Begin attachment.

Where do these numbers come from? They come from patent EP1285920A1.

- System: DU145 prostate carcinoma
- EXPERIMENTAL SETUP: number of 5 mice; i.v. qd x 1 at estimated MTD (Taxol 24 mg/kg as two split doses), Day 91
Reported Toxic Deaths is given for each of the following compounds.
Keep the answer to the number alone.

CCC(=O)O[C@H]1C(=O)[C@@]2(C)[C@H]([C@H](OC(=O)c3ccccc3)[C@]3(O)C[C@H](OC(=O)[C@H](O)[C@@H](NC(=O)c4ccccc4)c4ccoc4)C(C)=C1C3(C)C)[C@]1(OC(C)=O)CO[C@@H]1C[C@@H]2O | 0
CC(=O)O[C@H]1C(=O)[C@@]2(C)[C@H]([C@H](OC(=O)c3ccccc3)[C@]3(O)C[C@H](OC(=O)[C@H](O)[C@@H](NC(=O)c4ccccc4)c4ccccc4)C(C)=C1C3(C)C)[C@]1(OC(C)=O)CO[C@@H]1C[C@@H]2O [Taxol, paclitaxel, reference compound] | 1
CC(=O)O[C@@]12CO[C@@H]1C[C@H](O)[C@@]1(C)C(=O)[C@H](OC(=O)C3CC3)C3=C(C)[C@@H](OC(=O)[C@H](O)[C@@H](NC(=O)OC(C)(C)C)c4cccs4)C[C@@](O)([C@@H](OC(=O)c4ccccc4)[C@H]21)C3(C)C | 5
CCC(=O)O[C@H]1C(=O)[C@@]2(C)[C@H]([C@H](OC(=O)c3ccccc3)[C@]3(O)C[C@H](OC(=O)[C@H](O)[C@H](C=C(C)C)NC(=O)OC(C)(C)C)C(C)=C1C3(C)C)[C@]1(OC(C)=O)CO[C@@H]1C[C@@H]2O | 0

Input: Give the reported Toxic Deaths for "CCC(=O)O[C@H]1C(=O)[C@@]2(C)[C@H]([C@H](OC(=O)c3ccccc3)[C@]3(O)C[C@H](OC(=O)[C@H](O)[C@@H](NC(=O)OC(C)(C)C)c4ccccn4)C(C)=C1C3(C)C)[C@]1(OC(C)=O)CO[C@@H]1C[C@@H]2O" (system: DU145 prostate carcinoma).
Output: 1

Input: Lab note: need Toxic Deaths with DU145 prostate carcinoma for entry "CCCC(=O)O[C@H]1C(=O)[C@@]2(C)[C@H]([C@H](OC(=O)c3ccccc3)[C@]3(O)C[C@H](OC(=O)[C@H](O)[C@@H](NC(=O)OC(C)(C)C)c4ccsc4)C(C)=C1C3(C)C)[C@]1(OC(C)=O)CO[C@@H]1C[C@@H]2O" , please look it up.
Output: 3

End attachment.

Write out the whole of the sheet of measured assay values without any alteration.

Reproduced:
Where do these numbers come from? They come from patent EP1285920A1.

- System: DU145 prostate carcinoma
- EXPERIMENTAL SETUP: number of 5 mice; i.v. qd x 1 at estimated MTD (Taxol 24 mg/kg as two split doses), Day 91
Reported Toxic Deaths is given for each of the following compounds.
Keep the answer to the number alone.

CCC(=O)O[C@H]1C(=O)[C@@]2(C)[C@H]([C@H](OC(=O)c3ccccc3)[C@]3(O)C[C@H](OC(=O)[C@H](O)[C@@H](NC(=O)c4ccccc4)c4ccoc4)C(C)=C1C3(C)C)[C@]1(OC(C)=O)CO[C@@H]1C[C@@H]2O | 0
CC(=O)O[C@H]1C(=O)[C@@]2(C)[C@H]([C@H](OC(=O)c3ccccc3)[C@]3(O)C[C@H](OC(=O)[C@H](O)[C@@H](NC(=O)c4ccccc4)c4ccccc4)C(C)=C1C3(C)C)[C@]1(OC(C)=O)CO[C@@H]1C[C@@H]2O [Taxol, paclitaxel, reference compound] | 1
CC(=O)O[C@@]12CO[C@@H]1C[C@H](O)[C@@]1(C)C(=O)[C@H](OC(=O)C3CC3)C3=C(C)[C@@H](OC(=O)[C@H](O)[C@@H](NC(=O)OC(C)(C)C)c4cccs4)C[C@@](O)([C@@H](OC(=O)c4ccccc4)[C@H]21)C3(C)C | 5
CCC(=O)O[C@H]1C(=O)[C@@]2(C)[C@H]([C@H](OC(=O)c3ccccc3)[C@]3(O)C[C@H](OC(=O)[C@H](O)[C@H](C=C(C)C)NC(=O)OC(C)(C)C)C(C)=C1C3(C)C)[C@]1(OC(C)=O)CO[C@@H]1C[C@@H]2O | 0

Input: Give the reported Toxic Deaths for "CCC(=O)O[C@H]1C(=O)[C@@]2(C)[C@H]([C@H](OC(=O)c3ccccc3)[C@]3(O)C[C@H](OC(=O)[C@H](O)[C@@H](NC(=O)OC(C)(C)C)c4ccccn4)C(C)=C1C3(C)C)[C@]1(OC(C)=O)CO[C@@H]1C[C@@H]2O" (system: DU145 prostate carcinoma).
Output: 1

Input: Lab note: need Toxic Deaths with DU145 prostate carcinoma for entry "CCCC(=O)O[C@H]1C(=O)[C@@]2(C)[C@H]([C@H](OC(=O)c3ccccc3)[C@]3(O)C[C@H](OC(=O)[C@H](O)[C@@H](NC(=O)OC(C)(C)C)c4ccsc4)C(C)=C1C3(C)C)[C@]1(OC(C)=O)CO[C@@H]1C[C@@H]2O" , please look it up.
Output: 3